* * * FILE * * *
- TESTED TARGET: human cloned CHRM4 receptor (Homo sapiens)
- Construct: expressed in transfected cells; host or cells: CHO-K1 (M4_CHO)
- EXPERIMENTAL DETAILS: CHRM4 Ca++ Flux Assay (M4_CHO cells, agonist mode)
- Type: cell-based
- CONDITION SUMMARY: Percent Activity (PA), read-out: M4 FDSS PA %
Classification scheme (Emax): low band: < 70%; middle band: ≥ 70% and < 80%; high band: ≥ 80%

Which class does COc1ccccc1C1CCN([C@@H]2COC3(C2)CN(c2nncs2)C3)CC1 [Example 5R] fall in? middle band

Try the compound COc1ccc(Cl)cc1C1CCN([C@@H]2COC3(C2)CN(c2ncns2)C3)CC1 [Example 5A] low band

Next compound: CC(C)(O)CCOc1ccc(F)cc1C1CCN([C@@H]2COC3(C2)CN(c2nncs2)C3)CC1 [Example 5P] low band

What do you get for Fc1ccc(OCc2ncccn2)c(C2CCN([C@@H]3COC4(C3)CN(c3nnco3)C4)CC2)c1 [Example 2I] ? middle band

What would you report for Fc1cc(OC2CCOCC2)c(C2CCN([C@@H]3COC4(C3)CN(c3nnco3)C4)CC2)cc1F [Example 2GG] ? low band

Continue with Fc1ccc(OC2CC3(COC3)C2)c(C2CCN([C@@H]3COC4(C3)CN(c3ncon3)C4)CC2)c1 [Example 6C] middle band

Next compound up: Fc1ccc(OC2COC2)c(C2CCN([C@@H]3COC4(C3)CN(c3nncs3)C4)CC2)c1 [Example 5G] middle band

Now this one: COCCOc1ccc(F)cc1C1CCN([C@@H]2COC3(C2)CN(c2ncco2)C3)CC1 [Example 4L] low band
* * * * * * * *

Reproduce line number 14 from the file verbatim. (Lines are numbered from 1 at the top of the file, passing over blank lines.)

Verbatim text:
Now this one: COCCOc1ccc(F)cc1C1CCN([C@@H]2COC3(C2)CN(c2ncco2)C3)CC1 [Example 4L] low band